If the plan is implemented, the upstream firms will get a much-needed respite, given their capex plans have been hit in recent years due to the heavily discounted sales of crude oil to PSU oil marketers Indian Oil, Bharat Petroleum and Hindustan Petroleum under government diktat.
As per the petroleum ministrys proposal, the OMCs losses commonly known as under-recoveries from sale of petroleum products would be shared equally between the government and the two public sector upstream companies, with the latter's share also including the oil industry development (OID) cess they pay to the government.
In FY14, total OMC under-recoveries stood at close to
R1.4 lakh crore, of which R65,121 crore or 47% was made good by ONGC and OIL, while a small portion of the burden R1,900 crore was borne by GAIL (India). Additionally, the duo paid OID cess proceeds of over `10,000 crore to the government. Minus a small amount (R 2,076 crore) of the losses that the three
OMCs were made to suffer, the balance became a hit to the government exchequer.
The new formula doesnt envisage GAIL shouldering the subsidy burden (in fact, even last year, the gas marketer did not foot the subsidy bill for one quarter and a decision was taken to relieve it of the burden in future).
According to estimates made by the petroleum ministry, the under-recovery expected in FY15 would be around R98,622 crore. Half of it or R49,311 crore has to be shared by ONGC and OIL, but this would also include R10,111 crore they pay towards OID cess. The governments subsidy burden would also be much less this year at an estimated R59,422 crore as against R70,772 crore last year, thanks to the steep reduction in under-recovery on diesel and a relatively soft crude oil price.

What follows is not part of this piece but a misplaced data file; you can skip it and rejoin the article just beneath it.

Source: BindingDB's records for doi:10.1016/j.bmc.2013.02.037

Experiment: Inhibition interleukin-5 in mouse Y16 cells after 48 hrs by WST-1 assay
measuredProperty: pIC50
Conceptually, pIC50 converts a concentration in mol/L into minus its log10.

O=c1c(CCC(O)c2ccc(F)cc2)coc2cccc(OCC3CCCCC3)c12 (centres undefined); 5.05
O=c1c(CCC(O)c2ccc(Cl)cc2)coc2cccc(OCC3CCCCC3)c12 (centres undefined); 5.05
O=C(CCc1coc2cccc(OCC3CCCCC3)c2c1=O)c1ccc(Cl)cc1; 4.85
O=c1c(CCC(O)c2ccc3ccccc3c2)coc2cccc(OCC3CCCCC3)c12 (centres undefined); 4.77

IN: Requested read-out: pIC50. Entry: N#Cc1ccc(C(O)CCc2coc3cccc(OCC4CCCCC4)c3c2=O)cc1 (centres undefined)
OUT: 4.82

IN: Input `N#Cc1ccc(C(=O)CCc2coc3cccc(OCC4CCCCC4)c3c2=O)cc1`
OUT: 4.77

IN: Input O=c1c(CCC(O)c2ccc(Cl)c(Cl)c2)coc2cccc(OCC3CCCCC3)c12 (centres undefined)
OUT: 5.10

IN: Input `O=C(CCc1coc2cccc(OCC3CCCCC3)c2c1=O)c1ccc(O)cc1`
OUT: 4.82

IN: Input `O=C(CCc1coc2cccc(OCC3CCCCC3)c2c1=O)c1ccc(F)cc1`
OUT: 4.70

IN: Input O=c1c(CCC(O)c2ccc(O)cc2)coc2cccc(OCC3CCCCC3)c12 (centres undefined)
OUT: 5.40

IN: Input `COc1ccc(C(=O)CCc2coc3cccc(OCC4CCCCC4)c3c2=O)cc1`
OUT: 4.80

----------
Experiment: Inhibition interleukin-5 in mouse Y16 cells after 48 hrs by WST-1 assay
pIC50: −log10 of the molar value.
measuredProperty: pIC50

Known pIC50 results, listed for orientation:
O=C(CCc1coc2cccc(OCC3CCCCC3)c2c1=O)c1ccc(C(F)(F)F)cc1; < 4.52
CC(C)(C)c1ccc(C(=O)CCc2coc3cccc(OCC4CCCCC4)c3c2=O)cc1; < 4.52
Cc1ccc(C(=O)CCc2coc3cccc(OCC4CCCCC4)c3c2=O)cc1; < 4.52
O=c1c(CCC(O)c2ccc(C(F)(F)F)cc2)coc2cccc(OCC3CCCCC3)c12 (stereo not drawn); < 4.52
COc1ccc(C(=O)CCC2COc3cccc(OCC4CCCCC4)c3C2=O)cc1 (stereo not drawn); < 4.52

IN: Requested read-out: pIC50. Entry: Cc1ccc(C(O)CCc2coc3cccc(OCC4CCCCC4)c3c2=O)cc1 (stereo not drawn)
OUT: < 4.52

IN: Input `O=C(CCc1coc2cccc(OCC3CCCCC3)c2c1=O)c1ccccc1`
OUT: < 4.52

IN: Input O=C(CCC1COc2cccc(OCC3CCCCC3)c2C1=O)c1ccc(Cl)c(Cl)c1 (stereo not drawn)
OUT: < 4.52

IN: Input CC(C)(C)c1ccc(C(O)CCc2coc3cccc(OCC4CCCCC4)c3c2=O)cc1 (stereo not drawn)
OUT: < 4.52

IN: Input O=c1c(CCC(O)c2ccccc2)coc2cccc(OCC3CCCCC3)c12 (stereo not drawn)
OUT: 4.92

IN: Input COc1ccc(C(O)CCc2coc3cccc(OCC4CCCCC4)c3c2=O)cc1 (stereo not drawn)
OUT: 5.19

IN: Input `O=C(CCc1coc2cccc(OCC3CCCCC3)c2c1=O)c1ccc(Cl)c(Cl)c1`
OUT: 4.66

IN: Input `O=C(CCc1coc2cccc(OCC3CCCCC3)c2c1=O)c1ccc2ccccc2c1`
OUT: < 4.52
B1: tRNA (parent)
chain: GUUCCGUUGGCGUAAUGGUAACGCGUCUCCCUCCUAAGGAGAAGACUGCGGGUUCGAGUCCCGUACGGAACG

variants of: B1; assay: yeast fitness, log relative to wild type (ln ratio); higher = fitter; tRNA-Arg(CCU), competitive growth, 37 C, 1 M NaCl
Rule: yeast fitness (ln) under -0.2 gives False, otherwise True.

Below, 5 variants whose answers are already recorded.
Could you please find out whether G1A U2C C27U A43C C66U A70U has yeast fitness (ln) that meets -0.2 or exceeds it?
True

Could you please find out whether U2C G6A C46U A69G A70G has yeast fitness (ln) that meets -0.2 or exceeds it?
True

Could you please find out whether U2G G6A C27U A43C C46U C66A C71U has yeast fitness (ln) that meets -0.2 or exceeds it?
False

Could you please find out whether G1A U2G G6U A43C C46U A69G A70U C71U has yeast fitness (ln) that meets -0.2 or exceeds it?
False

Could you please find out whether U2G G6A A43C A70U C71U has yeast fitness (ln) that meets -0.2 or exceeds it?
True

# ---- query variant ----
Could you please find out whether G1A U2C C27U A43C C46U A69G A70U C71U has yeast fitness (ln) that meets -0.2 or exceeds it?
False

The caveat is that the petroleum ministry's proposal have to be vetted by the Union Cabinet headed by Prime Minister Narendra Modi. The ministry is expected to circulate the proposal for comments from the department of expenditure in the ministry of finance, ministry of law and the Planning Commission in the next two weeks, sources said. After the views of other ministries are incorporated, the proposal would be sent for vetting by the Cabinet Committee on Political Affairs (CCPA).
In FY14, ONGC suffered the highest ever oil subsidy bill of Rs 56,384 crore. In the last fiscal, the Maharatna firm sold every barrel of crude oil for $106.72. However, it has to bear a subsidy of $65.75 a barrel to compensate state-owned oil marketing companies, leading to a net realisation of just $40.97 a barrel. The new formula is likely to boost ONGC's net realisation on crude sales to around $47 per barrel this year, assuming an average gross crude oil price of $107 per barrel.
Thanks mainly to monthly price increases since January 2013, the under-recovery on diesel is just Rs 1.78 per litre now compared with Rs 10-11 a litre when the process began. The petroleum ministry is also of the view that in case the losses on diesel is eliminated, a proposal would be submitted to the CCPA to deregulate the fuel.